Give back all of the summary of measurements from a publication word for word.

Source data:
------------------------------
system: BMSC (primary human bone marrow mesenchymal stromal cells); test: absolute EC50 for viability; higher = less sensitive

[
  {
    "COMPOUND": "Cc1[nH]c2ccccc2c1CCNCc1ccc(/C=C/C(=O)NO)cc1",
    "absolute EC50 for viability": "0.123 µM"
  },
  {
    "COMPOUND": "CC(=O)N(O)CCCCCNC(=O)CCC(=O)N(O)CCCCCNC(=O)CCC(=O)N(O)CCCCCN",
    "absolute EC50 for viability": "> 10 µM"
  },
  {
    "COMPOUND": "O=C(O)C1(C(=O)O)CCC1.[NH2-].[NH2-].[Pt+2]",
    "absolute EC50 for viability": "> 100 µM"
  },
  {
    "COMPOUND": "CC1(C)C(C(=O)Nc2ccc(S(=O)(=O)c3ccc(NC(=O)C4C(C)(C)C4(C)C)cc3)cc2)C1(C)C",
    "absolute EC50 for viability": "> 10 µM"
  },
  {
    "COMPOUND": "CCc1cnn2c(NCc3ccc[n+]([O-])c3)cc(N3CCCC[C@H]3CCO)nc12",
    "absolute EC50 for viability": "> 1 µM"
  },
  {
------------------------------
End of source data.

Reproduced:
system: BMSC (primary human bone marrow mesenchymal stromal cells); test: absolute EC50 for viability; higher = less sensitive

[
  {
    "COMPOUND": "Cc1[nH]c2ccccc2c1CCNCc1ccc(/C=C/C(=O)NO)cc1",
    "absolute EC50 for viability": "0.123 µM"
  },
  {
    "COMPOUND": "CC(=O)N(O)CCCCCNC(=O)CCC(=O)N(O)CCCCCNC(=O)CCC(=O)N(O)CCCCCN",
    "absolute EC50 for viability": "> 10 µM"
  },
  {
    "COMPOUND": "O=C(O)C1(C(=O)O)CCC1.[NH2-].[NH2-].[Pt+2]",
    "absolute EC50 for viability": "> 100 µM"
  },
  {
    "COMPOUND": "CC1(C)C(C(=O)Nc2ccc(S(=O)(=O)c3ccc(NC(=O)C4C(C)(C)C4(C)C)cc3)cc2)C1(C)C",
    "absolute EC50 for viability": "> 10 µM"
  },
  {
    "COMPOUND": "CCc1cnn2c(NCc3ccc[n+]([O-])c3)cc(N3CCCC[C@H]3CCO)nc12",
    "absolute EC50 for viability": "> 1 µM"
  },
  {